Sher-Gil was a young artist when she came to France with her family to study at ENSBA. She can more accurately be characterised as an Hungarian–Indian painter and was in Europe for several periods (1913–1921, 1924, 1929–1934, 1938). She left many photographs of herself and other young artists at ENSBA and it must have been attractive, despite the presence of her elite family and of social events organised by them, to have such a wide social network of peers prior to becoming a professional artist. Indeed, Sher-Gil’s discovery of, or at least emphasis on, the Indian side of her origins followed her student period in Paris.32 The notion of a globalised discourse of ‘Indianness’ or ‘Chineseness’, which arises much later in the 1990s, might look for its precursors in the social relations—including sexual self-exploration—of younger artists in a site such as Paris of the 1920s and 1930s. These were people from, or with access to, the wealthy classes in their countries of origin. Their relative privilege can be seen to rehearse the more easily and widely adopted privilege of the students of Period IV, which evolved after World War II, who were able to competitively obtain scholarships to study overseas, such as Abdul Latiff Mohidin or Gulammohammed Sheikh.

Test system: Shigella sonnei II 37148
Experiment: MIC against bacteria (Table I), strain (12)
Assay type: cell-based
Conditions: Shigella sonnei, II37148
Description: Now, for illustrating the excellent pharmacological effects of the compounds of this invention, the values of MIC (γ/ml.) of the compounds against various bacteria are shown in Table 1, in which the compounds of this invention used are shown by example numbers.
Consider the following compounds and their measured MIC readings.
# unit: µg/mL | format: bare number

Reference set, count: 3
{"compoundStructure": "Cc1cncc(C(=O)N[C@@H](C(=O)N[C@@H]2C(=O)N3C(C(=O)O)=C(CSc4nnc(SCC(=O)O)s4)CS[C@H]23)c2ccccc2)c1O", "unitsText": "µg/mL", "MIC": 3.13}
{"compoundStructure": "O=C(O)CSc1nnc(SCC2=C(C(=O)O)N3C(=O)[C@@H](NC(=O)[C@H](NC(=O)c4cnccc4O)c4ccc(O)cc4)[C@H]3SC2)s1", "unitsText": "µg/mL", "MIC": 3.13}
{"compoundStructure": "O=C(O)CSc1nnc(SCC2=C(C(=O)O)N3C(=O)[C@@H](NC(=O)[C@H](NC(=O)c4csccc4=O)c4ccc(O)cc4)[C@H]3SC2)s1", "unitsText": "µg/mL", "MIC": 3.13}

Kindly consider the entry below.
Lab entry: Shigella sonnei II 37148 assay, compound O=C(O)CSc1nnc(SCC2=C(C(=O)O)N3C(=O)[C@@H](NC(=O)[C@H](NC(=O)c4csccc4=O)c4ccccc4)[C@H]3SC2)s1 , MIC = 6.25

Abstractionism & Conceptualism, 1940s–1960s: Developments under Postcoloniality [IV]
Did the nature of ‘worlding’ change after the end of World War II in 1945? Or, did the change occur after the rise of postcolonial states, with their own nationalist cultural agendas and stylistic identifications? Across the cohort of artists throughout Asia in this period, there can be identified a drive for the local and essential, and for a locally conceptualised generality. This went in two directions, sometimes at the same time, sometimes in the work of the same artist.
One direction taken was towards a new narration of ‘our people’, a subject in storied representation, which was considered to go beyond the constraints of the colonial or external hegemony.
Other attempts were made to concretise ‘our national’ aesthetic tastes or sensibilities. These are seen clearly in the work of Korean Park Seobo, which switched from a burgeoning figurative narrative, towards an art informel, that was first manifested in the meaningless chaos of the civil war years, in the 1960s. This transformation ceased following the armistice and the resulting hopes for economic development. The shift then went further, however, to a new kind of line writing in pigment, or over differently pigmented grounds. The debt to the late work of the French artist Jean Fautrier was not always acknowledged, given the existing cultural space that sought a national ‘Korean’ aesthetic. If abstraction and conceptualism carried the possibility for this kind of essentialisation of national aesthetic values, they also carried the perils of repetitive factory-like production of a formal stereotype and, later, of elegant, but obvious, redeployments of form types, which could claim national affiliation.